In Focus

Lubricants play a vital role in making the wind energy more sustainable

Lubricants play a vital role in making the wind energy more sustainable

Wind energy operators and OEMs contribute to the overall reduction of fossil energy use, with a correlating reduction in emissions such as CO2. Fabio Zanella, Head of Wind Energy at Klüber Lubrication, explains how lubricants can contribute immensely to more efficiency and sustainability in wind turbines.

Wind energy operators and OEMs contribute to the overall reduction of fossil energy use, with a correlating reduction in emissions such as CO2. The Global Wind Energy Council (GWEC) states that in 2016 wind power prevented the generation of 637 million tonnes of CO2 emissions globally [1] This amounts to around 2 % of the global energy-related CO2 emissions standing at 32.5 gigatonnes [2]. So while the impact is already very big now, there is still a high potential for emission reductions through more wind energy. Besides their sustainability handprint, i.e. the reduction of their customers’ use of resources, wind energy operators also have their own sustainability footprint in mind. Fabio Zanella, Head of Wind Energy at Klüber Lubrication, explains how lubricants can contribute immensely to more efficiency and sustainability in wind turbines.

As everybody in the industry is fully aware, wind energy is not for free. Wind turbines are pieces of huge and complex machinery that cost millions of euros. They have to compete with other sources of energy and the investment has to pay off. There is a very simple KPI in the wind energy industry: Levelized Cost of Electricity (LCoE). It represents the unit-cost of electricity today, taking into account the full life of the asset, in this case the wind turbine. It is the basis for the decision to invest or not in a source of energy. The lower the LCoE, the cheaper wind power is compared to fossil sources of energy. To decrease the LCoE is the main challenge of the wind industry. Once this is achieved, wind will be pushing out fossil fuels from the energy matrix - there are few things that could be more sustainable than power from wind. Lubricants can contribute to that goal and help make wind energy more competitive.

Wind turbines have to become bigger to be more efficient and sustainable.

The successful approach to decreasing LCoE is not cutting costs and producing cheaper wind turbines. This would rather increase the LCoE due to the problems generated by cheaper and low-performance components. It could actually eliminate wind energy competitiveness. The way to overcome this challenge is technological development. Future wind turbines have to become larger, more efficient, and more reliable. They also have to last longer than today. Nowadays wind turbines have already monumental dimensions. Creating even larger ones requires tremendous performance on the part of the components. Taking into account that the rotor will be larger than 200 metres in diameter, the size of the bearings will be easily larger than 3 metres and in some cases blade bearings could go to 8 metres or more. These bearings have to work with as much precision as small bearings in an electric motor.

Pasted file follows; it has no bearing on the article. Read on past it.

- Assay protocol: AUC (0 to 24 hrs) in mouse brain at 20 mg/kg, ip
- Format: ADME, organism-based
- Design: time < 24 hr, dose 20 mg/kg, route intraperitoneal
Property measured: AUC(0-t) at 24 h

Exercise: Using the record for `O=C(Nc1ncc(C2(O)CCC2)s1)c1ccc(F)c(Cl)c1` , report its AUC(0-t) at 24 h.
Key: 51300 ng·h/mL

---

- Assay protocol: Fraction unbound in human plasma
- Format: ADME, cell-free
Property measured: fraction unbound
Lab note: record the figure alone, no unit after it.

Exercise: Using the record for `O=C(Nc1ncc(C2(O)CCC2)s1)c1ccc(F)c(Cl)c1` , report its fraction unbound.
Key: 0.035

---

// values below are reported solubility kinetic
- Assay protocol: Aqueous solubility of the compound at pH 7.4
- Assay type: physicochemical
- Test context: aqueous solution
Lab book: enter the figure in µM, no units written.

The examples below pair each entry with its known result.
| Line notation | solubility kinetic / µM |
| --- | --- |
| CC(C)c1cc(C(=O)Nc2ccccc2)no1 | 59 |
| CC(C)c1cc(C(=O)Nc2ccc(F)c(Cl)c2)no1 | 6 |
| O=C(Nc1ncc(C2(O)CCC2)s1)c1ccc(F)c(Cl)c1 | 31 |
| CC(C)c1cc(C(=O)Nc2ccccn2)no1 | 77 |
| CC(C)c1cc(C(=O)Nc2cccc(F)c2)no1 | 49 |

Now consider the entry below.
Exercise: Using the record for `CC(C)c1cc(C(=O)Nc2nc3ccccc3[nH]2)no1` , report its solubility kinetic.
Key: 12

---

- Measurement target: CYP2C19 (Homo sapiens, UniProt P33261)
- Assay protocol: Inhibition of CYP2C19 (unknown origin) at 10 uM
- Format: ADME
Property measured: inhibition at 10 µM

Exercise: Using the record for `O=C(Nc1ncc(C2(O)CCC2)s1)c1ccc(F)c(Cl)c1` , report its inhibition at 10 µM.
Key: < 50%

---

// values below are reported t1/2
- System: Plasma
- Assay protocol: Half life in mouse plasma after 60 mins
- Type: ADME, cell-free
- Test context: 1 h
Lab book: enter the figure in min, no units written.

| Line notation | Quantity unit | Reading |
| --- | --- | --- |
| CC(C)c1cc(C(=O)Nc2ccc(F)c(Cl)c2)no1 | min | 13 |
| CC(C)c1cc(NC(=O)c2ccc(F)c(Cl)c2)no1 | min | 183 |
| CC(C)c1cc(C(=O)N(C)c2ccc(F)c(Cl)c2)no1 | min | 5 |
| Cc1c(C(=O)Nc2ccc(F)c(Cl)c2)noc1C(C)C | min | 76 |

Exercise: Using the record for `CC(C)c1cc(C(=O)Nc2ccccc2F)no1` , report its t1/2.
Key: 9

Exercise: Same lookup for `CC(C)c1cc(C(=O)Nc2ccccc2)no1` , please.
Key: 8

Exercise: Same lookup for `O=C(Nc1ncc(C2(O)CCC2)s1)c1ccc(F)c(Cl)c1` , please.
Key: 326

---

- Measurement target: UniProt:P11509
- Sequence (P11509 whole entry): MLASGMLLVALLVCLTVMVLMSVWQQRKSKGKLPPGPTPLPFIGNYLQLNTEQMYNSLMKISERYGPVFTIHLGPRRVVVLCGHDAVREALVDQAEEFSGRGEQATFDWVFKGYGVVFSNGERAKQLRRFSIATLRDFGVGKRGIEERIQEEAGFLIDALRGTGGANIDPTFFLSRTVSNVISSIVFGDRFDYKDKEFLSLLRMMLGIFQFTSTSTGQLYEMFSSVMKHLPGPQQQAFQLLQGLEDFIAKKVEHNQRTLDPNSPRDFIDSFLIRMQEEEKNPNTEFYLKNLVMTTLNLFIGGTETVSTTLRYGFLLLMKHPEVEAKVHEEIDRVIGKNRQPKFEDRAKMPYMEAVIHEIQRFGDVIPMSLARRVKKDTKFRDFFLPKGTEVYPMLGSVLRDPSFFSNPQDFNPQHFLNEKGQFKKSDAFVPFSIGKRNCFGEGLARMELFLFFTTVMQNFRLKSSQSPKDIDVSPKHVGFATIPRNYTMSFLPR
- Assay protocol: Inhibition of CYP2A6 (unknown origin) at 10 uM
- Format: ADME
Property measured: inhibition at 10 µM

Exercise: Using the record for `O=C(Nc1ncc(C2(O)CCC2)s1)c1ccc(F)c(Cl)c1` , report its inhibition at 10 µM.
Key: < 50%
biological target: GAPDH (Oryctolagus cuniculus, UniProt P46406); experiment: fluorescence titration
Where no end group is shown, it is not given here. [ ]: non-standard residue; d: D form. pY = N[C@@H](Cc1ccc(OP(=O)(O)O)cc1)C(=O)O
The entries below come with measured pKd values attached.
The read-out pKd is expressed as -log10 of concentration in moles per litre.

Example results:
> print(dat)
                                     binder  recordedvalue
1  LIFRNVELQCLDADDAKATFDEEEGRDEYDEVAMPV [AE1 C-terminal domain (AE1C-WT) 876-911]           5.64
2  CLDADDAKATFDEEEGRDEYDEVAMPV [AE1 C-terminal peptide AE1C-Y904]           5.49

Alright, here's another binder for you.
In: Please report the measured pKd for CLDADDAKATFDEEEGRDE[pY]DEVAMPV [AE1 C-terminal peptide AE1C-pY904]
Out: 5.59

Reliability and efficient logistics are key

However, it is not only dimension that is a challenge. The reliability of the components has to be very high. LCoE will not forgive failures during the entire lifetime of the asset. That means those bearings have to work properly for more than 25 years, ensuring reliability as well availability of the system, which is also a key contributor to decreasing LCoE, and hence increasing the attractiveness of the energy source. Another factor that should not be considered secondary is the supply chain: it must be a global one. Both the demand for energy and the wind resources are scattered around the globe. Logistics poses another major challenge to the use of wind energy. A global presence can contribute to sustainability by reducing the need for the transport of machinery and equipment. Local energy production can contribute massively to a reduction of CO2 emissions. Klüber Lubrication can deliver to many countries worldwide and help the operator to save transport costs and CO2.

Lubricants are key in raising efficiency

Lubricants play an important role in increasing the efficiency of wind turbines. Modern speciality lubricants are required to make the next generation of turbines run smoothly and for a long time. A leading lubricant specialist like Klüber Lubrication can support wind energy operators worldwide in reducing the LCoE by supplying globally the lubricants that will assure the required performance in the next generation of wind turbines, ensuring a long lifetime, reliability and availability.

Learn more about our solutions for the wind industry here: https://www.klueber.com/en/applications/industry/wind-power-industry/

 

[1] http://gwec.net/global-figures/wind-in-numbers

[2] https://www.iea.org/publications/freepublications/publication/GECO2017.pdf, page2